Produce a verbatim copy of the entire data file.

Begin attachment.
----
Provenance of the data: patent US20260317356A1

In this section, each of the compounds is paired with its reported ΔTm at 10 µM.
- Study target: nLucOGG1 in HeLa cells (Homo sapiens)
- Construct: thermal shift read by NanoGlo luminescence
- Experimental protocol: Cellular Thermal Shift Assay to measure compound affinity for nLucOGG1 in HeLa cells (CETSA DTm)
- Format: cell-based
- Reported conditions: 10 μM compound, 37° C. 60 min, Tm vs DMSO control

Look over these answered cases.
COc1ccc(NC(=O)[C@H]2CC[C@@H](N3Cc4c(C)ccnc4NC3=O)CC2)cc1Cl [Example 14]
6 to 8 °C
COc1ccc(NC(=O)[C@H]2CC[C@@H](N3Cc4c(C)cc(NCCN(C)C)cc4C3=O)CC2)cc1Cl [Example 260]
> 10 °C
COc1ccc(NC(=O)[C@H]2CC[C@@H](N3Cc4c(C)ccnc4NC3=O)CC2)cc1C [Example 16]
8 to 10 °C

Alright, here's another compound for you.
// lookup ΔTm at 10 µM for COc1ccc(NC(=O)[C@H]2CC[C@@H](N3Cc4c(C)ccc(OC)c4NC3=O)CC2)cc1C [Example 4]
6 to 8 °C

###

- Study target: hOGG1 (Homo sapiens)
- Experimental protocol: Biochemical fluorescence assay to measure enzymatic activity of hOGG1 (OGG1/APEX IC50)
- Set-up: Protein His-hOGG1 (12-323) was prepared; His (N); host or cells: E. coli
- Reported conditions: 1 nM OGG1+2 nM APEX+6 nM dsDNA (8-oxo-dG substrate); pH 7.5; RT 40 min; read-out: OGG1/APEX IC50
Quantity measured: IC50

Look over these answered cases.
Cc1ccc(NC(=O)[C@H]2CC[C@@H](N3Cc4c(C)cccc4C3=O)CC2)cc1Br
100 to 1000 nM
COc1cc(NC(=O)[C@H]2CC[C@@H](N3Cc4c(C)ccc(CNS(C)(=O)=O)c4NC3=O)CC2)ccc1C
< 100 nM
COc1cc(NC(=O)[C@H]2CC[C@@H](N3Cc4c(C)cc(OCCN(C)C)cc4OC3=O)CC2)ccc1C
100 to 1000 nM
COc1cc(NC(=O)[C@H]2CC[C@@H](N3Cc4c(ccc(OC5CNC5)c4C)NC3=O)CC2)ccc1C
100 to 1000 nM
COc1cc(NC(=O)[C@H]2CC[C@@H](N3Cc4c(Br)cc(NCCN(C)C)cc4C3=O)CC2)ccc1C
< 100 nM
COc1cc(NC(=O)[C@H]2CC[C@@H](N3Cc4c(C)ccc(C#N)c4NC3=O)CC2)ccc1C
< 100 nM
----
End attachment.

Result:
Provenance of the data: patent US20260317356A1

In this section, each of the compounds is paired with its reported ΔTm at 10 µM.
- Study target: nLucOGG1 in HeLa cells (Homo sapiens)
- Construct: thermal shift read by NanoGlo luminescence
- Experimental protocol: Cellular Thermal Shift Assay to measure compound affinity for nLucOGG1 in HeLa cells (CETSA DTm)
- Format: cell-based
- Reported conditions: 10 μM compound, 37° C. 60 min, Tm vs DMSO control

Look over these answered cases.
COc1ccc(NC(=O)[C@H]2CC[C@@H](N3Cc4c(C)ccnc4NC3=O)CC2)cc1Cl [Example 14]
6 to 8 °C
COc1ccc(NC(=O)[C@H]2CC[C@@H](N3Cc4c(C)cc(NCCN(C)C)cc4C3=O)CC2)cc1Cl [Example 260]
> 10 °C
COc1ccc(NC(=O)[C@H]2CC[C@@H](N3Cc4c(C)ccnc4NC3=O)CC2)cc1C [Example 16]
8 to 10 °C

Alright, here's another compound for you.
// lookup ΔTm at 10 µM for COc1ccc(NC(=O)[C@H]2CC[C@@H](N3Cc4c(C)ccc(OC)c4NC3=O)CC2)cc1C [Example 4]
6 to 8 °C

###

- Study target: hOGG1 (Homo sapiens)
- Experimental protocol: Biochemical fluorescence assay to measure enzymatic activity of hOGG1 (OGG1/APEX IC50)
- Set-up: Protein His-hOGG1 (12-323) was prepared; His (N); host or cells: E. coli
- Reported conditions: 1 nM OGG1+2 nM APEX+6 nM dsDNA (8-oxo-dG substrate); pH 7.5; RT 40 min; read-out: OGG1/APEX IC50
Quantity measured: IC50

Look over these answered cases.
Cc1ccc(NC(=O)[C@H]2CC[C@@H](N3Cc4c(C)cccc4C3=O)CC2)cc1Br
100 to 1000 nM
COc1cc(NC(=O)[C@H]2CC[C@@H](N3Cc4c(C)ccc(CNS(C)(=O)=O)c4NC3=O)CC2)ccc1C
< 100 nM
COc1cc(NC(=O)[C@H]2CC[C@@H](N3Cc4c(C)cc(OCCN(C)C)cc4OC3=O)CC2)ccc1C
100 to 1000 nM
COc1cc(NC(=O)[C@H]2CC[C@@H](N3Cc4c(ccc(OC5CNC5)c4C)NC3=O)CC2)ccc1C
100 to 1000 nM
COc1cc(NC(=O)[C@H]2CC[C@@H](N3Cc4c(Br)cc(NCCN(C)C)cc4C3=O)CC2)ccc1C
< 100 nM
COc1cc(NC(=O)[C@H]2CC[C@@H](N3Cc4c(C)ccc(C#N)c4NC3=O)CC2)ccc1C
< 100 nM